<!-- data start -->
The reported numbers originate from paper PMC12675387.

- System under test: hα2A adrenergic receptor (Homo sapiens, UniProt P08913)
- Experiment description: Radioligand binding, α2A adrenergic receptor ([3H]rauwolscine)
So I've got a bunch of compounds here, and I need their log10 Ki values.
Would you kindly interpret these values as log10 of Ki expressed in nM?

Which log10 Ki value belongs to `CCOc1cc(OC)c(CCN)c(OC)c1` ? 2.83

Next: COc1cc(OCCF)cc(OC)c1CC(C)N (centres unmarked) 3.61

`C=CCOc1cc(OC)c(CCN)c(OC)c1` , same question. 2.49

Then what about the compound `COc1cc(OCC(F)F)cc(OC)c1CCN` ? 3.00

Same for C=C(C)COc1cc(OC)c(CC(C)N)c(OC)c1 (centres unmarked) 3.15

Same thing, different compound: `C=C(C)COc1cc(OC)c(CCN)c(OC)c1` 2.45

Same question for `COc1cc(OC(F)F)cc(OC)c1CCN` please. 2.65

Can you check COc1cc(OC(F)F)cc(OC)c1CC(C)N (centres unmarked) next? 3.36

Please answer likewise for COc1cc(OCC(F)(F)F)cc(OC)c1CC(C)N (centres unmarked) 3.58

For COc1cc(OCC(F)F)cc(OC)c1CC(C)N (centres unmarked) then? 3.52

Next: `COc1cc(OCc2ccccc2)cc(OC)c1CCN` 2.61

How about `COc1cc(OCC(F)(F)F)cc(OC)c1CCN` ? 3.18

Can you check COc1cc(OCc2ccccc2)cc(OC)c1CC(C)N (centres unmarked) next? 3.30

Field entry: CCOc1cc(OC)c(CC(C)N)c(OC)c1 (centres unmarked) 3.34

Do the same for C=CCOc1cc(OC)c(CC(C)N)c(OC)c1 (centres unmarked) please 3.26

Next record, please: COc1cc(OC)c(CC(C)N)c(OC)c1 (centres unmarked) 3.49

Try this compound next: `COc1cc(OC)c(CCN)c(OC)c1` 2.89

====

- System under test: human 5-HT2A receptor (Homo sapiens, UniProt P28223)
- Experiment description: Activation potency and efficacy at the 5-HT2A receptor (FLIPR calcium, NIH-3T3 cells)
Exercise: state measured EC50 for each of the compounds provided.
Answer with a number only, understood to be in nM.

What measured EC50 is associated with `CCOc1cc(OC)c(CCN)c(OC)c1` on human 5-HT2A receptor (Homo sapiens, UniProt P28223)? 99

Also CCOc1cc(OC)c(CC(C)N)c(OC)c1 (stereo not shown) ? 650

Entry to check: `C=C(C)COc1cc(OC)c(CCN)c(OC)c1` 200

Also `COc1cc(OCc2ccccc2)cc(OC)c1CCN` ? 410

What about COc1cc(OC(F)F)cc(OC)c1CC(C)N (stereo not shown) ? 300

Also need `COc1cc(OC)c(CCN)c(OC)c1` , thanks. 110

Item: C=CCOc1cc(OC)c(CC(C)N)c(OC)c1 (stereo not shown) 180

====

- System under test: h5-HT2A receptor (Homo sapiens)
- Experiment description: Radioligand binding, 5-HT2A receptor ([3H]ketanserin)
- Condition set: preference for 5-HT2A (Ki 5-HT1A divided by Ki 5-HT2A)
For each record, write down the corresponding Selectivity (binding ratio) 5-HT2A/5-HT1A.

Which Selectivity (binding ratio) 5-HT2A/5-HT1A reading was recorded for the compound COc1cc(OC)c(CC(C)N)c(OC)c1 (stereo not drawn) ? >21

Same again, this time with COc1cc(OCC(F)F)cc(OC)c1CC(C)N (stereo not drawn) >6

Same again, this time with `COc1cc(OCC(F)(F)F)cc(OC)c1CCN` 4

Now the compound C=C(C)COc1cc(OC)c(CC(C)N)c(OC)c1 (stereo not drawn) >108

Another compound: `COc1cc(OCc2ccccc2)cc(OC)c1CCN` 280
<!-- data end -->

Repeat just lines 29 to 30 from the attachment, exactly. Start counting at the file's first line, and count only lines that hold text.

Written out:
Also CCOc1cc(OC)c(CC(C)N)c(OC)c1 (stereo not shown) ? 650

Entry to check: `C=C(C)COc1cc(OC)c(CCN)c(OC)c1` 200